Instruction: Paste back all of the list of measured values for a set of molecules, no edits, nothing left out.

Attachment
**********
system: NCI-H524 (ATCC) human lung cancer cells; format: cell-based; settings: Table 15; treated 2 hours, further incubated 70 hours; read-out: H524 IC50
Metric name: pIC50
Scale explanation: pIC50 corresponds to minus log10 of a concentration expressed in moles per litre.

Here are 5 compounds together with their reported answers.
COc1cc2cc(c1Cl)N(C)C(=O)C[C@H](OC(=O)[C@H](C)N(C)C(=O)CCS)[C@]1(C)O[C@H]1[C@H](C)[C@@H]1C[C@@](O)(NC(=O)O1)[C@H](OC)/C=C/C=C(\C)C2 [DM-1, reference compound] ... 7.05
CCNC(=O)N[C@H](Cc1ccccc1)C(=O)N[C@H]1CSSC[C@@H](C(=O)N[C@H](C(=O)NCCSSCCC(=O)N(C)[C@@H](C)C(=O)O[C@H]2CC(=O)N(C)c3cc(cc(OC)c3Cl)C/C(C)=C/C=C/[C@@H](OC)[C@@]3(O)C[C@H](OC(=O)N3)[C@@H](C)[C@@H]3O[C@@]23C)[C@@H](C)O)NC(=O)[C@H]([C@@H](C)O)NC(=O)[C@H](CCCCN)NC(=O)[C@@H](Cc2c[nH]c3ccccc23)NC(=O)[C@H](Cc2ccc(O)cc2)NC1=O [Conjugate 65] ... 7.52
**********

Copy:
system: NCI-H524 (ATCC) human lung cancer cells; format: cell-based; settings: Table 15; treated 2 hours, further incubated 70 hours; read-out: H524 IC50
Metric name: pIC50
Scale explanation: pIC50 corresponds to minus log10 of a concentration expressed in moles per litre.

Here are 5 compounds together with their reported answers.
COc1cc2cc(c1Cl)N(C)C(=O)C[C@H](OC(=O)[C@H](C)N(C)C(=O)CCS)[C@]1(C)O[C@H]1[C@H](C)[C@@H]1C[C@@](O)(NC(=O)O1)[C@H](OC)/C=C/C=C(\C)C2 [DM-1, reference compound] ... 7.05
CCNC(=O)N[C@H](Cc1ccccc1)C(=O)N[C@H]1CSSC[C@@H](C(=O)N[C@H](C(=O)NCCSSCCC(=O)N(C)[C@@H](C)C(=O)O[C@H]2CC(=O)N(C)c3cc(cc(OC)c3Cl)C/C(C)=C/C=C/[C@@H](OC)[C@@]3(O)C[C@H](OC(=O)N3)[C@@H](C)[C@@H]3O[C@@]23C)[C@@H](C)O)NC(=O)[C@H]([C@@H](C)O)NC(=O)[C@H](CCCCN)NC(=O)[C@@H](Cc2c[nH]c3ccccc23)NC(=O)[C@H](Cc2ccc(O)cc2)NC1=O [Conjugate 65] ... 7.52